Skip to main content

Oculus Quest Pro unboxing gives us the first real look at the new headset

A leaked unboxing of the Meta Quest Pro headset
(Image credit: Zectariuz Gaming)

What you need to know

  • Meta's next VR headset was left in a hotel room, according to the story given on social media, but has since been returned to its rightful owner.
  • The short unboxing posted on the internet showed off the new smaller headset that appears to ship without a VR light blocker.
  • The Meta Quest Pro's new controllers are smaller and have cameras in place of the traditional tracking ring.

Meta's next VR headset was left in a hotel room for someone to find, and it's been unboxed in all its glory for the internet to see. Ramiro Cardenas, who goes by Zectariuz Gaming on his Facebook Gaming page (opens in new tab), posted an unboxing along with a story of how he found the headset (opens in new tab) but has since returned it to its rightful owner. Thankfully, he took a look at what was in the box before giving it back.

The Meta Quest Pro (opens in new tab) is Meta's next AR/VR headset and is not a direct follow-up to the Oculus Quest 2 (opens in new tab). Rather, it looks to be designed for consumers looking for a more premium headset, as well as businesses and other folks who primarily want AR passthrough — better known as mixed reality — which can layer digital images on top of what you see in the real world. It's expected to be fully unveiled at Meta's Connect conference next month (opens in new tab).

See more

The video, which you can view above, has since been taken down from Zectariuz Gaming's Facebook page but has been reposted in several places. While it's a very short minute-long video, it gives us an important look at the headset and confirmation of some of the new tech going into Meta's new headset.

First, of course, is the headset, which is substantially thinner than the Quest 2. Based on the unboxing, the Meta Quest Pro ships without any sort of light-blocking facial interface — which is normally intended to block the view of the real world in order to create total immersion for VR purposes — and shows that Meta is primarily aiming the Quest Pro at folks looking for great AR or mixed-reality experiences.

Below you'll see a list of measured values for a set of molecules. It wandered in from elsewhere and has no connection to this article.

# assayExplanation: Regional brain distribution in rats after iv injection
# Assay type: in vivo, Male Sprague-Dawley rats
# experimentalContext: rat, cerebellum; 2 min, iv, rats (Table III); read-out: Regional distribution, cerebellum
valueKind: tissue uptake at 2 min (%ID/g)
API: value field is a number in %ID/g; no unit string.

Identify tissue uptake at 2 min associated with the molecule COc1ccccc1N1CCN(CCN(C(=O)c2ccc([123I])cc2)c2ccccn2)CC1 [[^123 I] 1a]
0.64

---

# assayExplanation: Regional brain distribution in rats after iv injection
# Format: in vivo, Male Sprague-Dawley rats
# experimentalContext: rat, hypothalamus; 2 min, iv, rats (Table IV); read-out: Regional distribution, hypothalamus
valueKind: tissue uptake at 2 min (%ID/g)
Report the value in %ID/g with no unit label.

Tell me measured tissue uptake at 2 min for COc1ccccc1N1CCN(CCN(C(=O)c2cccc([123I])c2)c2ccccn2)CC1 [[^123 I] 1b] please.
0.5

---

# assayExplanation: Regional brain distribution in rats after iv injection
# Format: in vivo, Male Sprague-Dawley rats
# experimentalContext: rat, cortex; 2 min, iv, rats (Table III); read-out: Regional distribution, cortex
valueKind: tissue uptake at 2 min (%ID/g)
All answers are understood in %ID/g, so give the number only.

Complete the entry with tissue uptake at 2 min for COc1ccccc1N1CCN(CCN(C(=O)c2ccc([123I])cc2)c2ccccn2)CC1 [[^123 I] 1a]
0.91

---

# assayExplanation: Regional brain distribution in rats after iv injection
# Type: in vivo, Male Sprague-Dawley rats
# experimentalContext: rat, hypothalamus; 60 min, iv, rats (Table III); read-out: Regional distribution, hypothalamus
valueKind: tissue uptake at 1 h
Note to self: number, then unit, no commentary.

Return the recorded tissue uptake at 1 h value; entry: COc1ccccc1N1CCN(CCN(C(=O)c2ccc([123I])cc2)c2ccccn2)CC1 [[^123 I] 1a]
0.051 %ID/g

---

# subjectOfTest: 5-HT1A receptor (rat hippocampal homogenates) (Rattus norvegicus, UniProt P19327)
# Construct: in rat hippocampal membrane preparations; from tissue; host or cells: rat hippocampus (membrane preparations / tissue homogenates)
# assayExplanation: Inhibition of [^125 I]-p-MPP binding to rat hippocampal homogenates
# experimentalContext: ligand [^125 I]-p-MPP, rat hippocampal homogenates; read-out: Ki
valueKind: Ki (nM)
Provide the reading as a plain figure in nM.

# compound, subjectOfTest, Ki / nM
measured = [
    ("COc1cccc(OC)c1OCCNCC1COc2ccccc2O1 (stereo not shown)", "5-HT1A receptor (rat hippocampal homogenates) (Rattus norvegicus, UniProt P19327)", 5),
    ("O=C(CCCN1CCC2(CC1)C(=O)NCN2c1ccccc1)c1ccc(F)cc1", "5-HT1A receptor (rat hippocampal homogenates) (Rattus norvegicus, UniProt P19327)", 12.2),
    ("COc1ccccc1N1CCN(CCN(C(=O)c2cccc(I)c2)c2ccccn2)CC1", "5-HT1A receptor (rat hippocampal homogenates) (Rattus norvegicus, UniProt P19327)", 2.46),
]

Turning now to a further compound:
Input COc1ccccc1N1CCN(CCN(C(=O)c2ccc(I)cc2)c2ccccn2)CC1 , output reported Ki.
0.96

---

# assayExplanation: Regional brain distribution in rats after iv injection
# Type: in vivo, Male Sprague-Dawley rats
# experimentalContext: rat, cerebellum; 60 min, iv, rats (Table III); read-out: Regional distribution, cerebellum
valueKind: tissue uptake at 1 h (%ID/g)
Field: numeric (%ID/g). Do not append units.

Meta previously said that the Quest Pro would be backward compatible with all Quest 2 games, and it's likely they would run in some sort of enhanced super-resolution mode (opens in new tab) on the new headset. Meta is likely using pancake lenses to make the headset much thinner, which act a bit like mirrors bouncing light between each other, reducing the space between the display and the lenses themselves.

Oculus Quest Pro controller Leak

(Image credit: Meta)

The controllers in the unboxing look identical to a leak we saw last year, which can be seen in the image above. These new controllers are substantially sleeker than the current crop of VR controllers, as they don't have a tracking ring at all. Instead, at least one camera can be seen at the top and at the front of each controller, although it's likely there might be one more located somewhere else that we didn't see in the video.

The controllers appear to have the same number and general configuration of buttons as the Quest 2's controllers, but the cameras on-board mean these are self-tracked controllers. That's a new type of tracking that we haven't yet seen on a commercial headset. The Quest 2 and the upcoming PS VR2 (opens in new tab) use what's called inside-out tracking, which places cameras on the VR headset that can see infrared lights in the controllers to track them.

Self-tracked controllers would likely be a more ideal form of tracking as they wouldn't have the same sort of dead zones that inside-out tracking do, meaning the controllers won't get lost when they go above a player's head or behind their back. It's entirely likely that the battery life on these controllers won't be nearly as good as the Quest 2 controllers, which typically last a few months on a single AA battery.

Nicholas Sutrich
Senior Content Producer — Smartphones & VR
Nick started with DOS and NES and uses those fond memories of floppy disks and cartridges to fuel his opinions on modern tech. Whether it's VR, smart home gadgets, or something else that beeps and boops, he's been writing about it since 2011. Reach him on Twitter or Instagram @Gwanatu